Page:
Well, the truth is that relationships are like long lines of music. I went to school for music education back in my college days. I like this analogy that I heard from a book called “The Art of Possibility” that talks about how relationships can be like long lines of music. This is not just a 3-second snippet of sound or even 30 seconds of sound, this isn’t the lead-in music to a sitcom. Relationships are like sonatas or how some musicians have long melodies that grow and develop. Their music ebbs and flows, which is what our relationships are like. We often want to change our relationships in a second. But think, if you did that in a long line of music changing something in a second would be too abrupt. When there is a lot of tension growing in a long line of music you have to gradually come back down from it. In our lives, that can feel like relationships and difficult situations are never making any progress in a positive direction. But that may not be the case.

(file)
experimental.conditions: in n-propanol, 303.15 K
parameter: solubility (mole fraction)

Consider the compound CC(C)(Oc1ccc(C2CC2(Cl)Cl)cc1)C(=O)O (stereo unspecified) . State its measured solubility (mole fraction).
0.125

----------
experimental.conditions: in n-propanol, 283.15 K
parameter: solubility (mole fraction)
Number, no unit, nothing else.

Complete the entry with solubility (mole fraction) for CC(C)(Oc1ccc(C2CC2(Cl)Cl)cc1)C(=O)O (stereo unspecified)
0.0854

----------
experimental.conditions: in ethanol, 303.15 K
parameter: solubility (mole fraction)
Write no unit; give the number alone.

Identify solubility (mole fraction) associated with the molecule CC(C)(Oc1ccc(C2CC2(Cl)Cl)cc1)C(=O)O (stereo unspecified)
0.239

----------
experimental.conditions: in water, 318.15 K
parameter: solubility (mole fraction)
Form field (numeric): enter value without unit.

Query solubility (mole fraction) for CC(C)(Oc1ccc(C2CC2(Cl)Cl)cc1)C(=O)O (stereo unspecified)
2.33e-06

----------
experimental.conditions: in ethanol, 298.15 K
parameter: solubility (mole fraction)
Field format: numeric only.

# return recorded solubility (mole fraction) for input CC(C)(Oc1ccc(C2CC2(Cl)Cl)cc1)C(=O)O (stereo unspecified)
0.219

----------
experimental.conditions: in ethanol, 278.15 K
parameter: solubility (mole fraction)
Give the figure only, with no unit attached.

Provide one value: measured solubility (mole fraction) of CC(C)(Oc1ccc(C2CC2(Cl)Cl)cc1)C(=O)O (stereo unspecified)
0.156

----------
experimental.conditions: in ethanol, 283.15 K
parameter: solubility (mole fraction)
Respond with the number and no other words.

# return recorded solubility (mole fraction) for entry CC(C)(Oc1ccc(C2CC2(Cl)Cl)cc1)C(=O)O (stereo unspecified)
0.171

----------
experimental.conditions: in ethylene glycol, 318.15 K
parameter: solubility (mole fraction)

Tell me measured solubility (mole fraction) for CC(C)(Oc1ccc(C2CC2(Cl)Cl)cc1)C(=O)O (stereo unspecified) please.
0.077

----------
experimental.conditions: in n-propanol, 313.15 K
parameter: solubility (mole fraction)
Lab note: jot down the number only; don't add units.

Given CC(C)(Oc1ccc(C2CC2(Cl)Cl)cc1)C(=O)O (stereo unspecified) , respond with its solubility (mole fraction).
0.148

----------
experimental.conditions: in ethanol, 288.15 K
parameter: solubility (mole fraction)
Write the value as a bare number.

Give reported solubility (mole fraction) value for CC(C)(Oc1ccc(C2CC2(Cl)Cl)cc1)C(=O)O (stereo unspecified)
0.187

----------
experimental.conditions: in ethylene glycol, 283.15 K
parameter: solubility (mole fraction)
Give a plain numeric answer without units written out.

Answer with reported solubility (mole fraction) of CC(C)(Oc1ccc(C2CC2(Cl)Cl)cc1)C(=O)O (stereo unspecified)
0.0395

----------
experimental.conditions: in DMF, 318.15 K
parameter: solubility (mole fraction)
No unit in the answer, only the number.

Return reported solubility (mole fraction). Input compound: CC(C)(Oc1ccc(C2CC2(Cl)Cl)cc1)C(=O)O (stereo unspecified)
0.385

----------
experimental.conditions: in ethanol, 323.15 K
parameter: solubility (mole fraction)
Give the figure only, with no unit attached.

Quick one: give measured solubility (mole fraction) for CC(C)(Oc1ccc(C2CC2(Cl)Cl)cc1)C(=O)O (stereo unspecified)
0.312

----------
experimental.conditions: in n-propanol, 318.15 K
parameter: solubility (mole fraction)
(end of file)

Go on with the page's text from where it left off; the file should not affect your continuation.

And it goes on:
Let’s use a different analogy, just in case that one isn’t making sense for everyone. Relationships are a lot like instead of building a mobile home, we are building a pyramid. We aren’t just taking manufactured walls, roofs, and things that came out of a factory and plastering it together in a day. It doesn’t all happen immediately and it isn’t cheap. These relationships are valuable or at least they should be! They are more like the pyramids where you can spend a long time carving on one stone that over a period of time gets put into place in the overall structure. Then we go to carving on the next stone and over a period of years this beautiful structure gets built. The encouraging thing is that when we look at relationships that way, the more we build healthy boundaries and good conversations into our relationship the harder it is to knock it down. If you try to bang a hole in a pyramid it’s going to take a while and the same thing with healthy relationships. Healthy relationships can withstand all kinds of pressure. The opposite is true if you have a relationship that has been difficult or has habitually included a lot of conflicts, abusive language, unhealthy ways of having conversations, or backstabbing. Those are the blocks that have been put into the relationship and it will take a while for those blocks to be removed and replaced with something else.  This is where patience comes into play. Having a lot of patience and being willing to be consistent over a long period of time to see changes. Why do we even bother? Because it is worth it. There is joy in developing that healthy relationship. There is immense pleasure in having relationships that are strong and that you have invested your time in.